Sometimes the most important line of a conversation comes after it’s concluded, when you’ve already moved from substance to trivialities. Not long ago, I was walking with a woman toward the door of a funeral home, where her family had been making arrangements. As we got ready to part, she said, “I do believe in the resurrection, but it’s so hard to picture an afterlife.”
I agreed. Her comment reminded me of a passage from Story of a Soul, the autobiography of Saint Thérèse of Lisieux. Here’s how, in her journal, the young Carmelite nun described the relationship of this world to the next.
It’s a darn good description, though it didn’t dispel the darkness in which faith must mature. The saints themselves struggled with faith because faith isn’t something that grows a long distance from doubt. The two, faith and doubt, twine together throughout our lives. We’re asked to surrender ourselves to something we cannot truly picture, and that isn’t easy.
Thérèse had a beautiful image of the afterlife, yet, in the face of her own death, the young Carmelite fought, as we do, to sustain that picture in her imagination. She wrote:
And then Thérèse records the very thought that mocked her faith, as she approached her own death from tuberculosis.
In Dives and Lazarus, the parable of the poor man who goes to heaven, Jesus asks us to envision the afterlife. Doesn’t he realize how hard that is for us to do? Our imaginations are too shallow, too inept for the task. How can anything as pathetic as the pictures of paradise, which we summon up on earth, inspire us to live and to die in the Lord?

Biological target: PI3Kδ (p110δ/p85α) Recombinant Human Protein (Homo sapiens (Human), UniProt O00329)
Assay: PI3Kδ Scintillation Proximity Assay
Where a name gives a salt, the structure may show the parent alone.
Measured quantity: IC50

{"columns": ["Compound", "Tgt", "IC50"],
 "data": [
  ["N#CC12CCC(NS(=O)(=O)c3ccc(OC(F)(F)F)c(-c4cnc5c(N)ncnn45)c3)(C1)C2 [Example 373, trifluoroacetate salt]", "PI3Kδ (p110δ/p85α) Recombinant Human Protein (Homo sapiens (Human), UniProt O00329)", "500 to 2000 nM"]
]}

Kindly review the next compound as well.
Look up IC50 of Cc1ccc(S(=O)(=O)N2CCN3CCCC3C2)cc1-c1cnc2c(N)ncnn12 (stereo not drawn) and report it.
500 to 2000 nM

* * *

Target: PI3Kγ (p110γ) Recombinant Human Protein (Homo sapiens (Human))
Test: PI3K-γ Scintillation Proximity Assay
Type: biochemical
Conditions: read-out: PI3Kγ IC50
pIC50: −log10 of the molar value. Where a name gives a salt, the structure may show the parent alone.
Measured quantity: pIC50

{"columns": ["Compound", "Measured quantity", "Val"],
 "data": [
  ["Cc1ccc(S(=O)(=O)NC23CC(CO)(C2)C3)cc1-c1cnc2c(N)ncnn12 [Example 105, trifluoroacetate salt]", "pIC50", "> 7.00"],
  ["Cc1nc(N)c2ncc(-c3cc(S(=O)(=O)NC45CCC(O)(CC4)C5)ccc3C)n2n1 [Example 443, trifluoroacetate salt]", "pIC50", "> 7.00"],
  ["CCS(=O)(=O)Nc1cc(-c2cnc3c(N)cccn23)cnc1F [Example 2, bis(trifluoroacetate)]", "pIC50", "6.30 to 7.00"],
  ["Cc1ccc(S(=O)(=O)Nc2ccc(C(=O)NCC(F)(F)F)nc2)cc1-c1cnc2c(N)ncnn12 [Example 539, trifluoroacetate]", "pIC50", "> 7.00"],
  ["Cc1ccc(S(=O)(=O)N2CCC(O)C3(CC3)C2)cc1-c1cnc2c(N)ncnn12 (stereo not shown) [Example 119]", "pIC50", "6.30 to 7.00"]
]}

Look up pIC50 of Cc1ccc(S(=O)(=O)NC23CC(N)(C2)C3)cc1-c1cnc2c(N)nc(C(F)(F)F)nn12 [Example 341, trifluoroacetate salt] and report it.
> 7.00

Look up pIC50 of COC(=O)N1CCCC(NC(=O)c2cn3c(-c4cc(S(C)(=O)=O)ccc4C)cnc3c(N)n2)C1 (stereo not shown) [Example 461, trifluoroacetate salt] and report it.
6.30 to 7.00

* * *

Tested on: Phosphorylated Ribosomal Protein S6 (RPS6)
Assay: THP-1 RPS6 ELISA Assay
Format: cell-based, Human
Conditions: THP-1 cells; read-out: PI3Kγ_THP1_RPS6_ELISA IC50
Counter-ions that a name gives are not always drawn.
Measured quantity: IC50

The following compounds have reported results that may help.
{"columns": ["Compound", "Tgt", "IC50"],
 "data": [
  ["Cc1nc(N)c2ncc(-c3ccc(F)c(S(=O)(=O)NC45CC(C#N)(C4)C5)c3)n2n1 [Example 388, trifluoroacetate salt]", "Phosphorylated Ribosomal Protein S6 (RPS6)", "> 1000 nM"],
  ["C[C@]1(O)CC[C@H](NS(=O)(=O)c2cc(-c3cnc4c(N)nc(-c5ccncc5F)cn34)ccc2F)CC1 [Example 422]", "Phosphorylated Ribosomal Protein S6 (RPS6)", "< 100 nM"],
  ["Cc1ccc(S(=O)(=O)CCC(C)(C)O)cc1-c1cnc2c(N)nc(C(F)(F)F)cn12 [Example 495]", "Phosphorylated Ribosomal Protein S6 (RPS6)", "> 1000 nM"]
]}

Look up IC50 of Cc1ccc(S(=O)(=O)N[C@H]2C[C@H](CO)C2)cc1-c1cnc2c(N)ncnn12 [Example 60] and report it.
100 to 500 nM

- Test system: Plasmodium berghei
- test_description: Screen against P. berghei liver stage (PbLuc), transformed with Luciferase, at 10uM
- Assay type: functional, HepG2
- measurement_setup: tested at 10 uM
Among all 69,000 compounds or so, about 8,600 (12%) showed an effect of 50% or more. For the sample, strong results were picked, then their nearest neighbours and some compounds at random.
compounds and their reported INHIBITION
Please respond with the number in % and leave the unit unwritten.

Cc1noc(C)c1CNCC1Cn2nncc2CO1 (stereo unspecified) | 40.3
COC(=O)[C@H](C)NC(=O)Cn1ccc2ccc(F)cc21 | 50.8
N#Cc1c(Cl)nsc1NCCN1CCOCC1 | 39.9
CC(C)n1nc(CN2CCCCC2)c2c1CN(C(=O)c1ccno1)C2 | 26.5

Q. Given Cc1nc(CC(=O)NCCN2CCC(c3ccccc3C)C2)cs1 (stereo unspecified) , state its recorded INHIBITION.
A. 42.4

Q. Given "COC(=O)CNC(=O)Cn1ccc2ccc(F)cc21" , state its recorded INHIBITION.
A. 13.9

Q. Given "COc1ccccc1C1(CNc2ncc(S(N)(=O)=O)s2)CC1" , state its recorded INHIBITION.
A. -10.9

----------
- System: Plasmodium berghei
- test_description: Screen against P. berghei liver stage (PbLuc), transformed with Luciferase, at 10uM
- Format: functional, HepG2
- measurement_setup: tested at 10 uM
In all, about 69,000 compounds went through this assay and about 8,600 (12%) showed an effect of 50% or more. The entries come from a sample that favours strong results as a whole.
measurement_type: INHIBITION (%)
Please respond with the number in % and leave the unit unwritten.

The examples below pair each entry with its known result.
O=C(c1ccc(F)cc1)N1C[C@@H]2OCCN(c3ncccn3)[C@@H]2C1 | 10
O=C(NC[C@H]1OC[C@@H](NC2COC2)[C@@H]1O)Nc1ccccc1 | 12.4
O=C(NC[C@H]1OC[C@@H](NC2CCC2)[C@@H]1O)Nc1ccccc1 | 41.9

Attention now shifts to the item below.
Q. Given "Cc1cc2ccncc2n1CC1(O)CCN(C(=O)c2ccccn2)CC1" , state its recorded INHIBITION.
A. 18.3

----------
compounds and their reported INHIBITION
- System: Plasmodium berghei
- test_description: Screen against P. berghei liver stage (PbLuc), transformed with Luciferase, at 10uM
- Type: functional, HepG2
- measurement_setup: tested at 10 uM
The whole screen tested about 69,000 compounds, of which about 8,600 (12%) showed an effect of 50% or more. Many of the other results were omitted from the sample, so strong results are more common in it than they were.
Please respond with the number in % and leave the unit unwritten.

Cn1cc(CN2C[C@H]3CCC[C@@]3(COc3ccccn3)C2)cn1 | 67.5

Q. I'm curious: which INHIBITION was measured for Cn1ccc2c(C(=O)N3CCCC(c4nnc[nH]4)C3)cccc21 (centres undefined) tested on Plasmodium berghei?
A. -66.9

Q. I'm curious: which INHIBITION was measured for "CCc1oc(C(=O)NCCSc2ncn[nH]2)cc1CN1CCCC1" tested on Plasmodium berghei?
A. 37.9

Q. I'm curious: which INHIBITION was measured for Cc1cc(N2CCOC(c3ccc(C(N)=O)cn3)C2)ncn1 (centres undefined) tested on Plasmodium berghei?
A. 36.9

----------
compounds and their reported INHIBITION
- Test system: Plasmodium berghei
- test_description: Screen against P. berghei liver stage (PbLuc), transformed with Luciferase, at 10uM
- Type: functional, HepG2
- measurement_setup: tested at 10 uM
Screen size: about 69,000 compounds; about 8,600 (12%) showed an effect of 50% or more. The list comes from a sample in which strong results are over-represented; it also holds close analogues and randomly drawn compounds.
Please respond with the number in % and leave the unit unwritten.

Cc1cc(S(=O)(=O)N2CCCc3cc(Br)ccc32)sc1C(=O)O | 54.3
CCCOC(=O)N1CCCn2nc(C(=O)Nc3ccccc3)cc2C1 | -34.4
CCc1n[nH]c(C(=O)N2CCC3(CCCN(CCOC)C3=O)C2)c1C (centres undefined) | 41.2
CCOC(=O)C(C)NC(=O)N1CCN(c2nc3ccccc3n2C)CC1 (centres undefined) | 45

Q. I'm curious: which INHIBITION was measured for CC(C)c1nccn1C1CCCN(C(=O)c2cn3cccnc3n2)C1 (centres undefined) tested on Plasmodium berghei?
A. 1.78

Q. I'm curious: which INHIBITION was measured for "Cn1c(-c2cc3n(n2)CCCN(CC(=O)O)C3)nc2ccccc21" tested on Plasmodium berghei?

Honestly? They do fall short, because the human mind is not equipped to deal with utter novelty. And, whatever else the afterlife is, it is surely that, absolutely novel.
Indeed, the very spirit of our age, a pseudo-scientism, no longer believes in novelty, in something truly beyond our ken, something deeper than our imaginations. We know that there are things not yet comprehended by science, but it is almost impossible for us to imagine realities lying forever beyond the reach of science, realities truly novel in our world, because they are not of this world. Yet utter, unimaginable novelty came into the world with Christ, and we will be called into that adumbral novelty at death.
The parable of Dives and Lazarus does not draw us a picture of heaven. That is not something the human mind can receive on this side of the grave. But Christ does tell us what matters about the afterlife, what determines our destinies. Joy in the next life depends upon justice in this one.
As always, we would like to see for ourselves, make our own judgements and preparations. But we don’t—we can’t—judge the utterly unimaginable. To the contrary, Christ tells us that it is we who will be judged by it.
Amos 6: 1a, 4-7 1 Timothy 6: 11-16 Luke 16: 19-31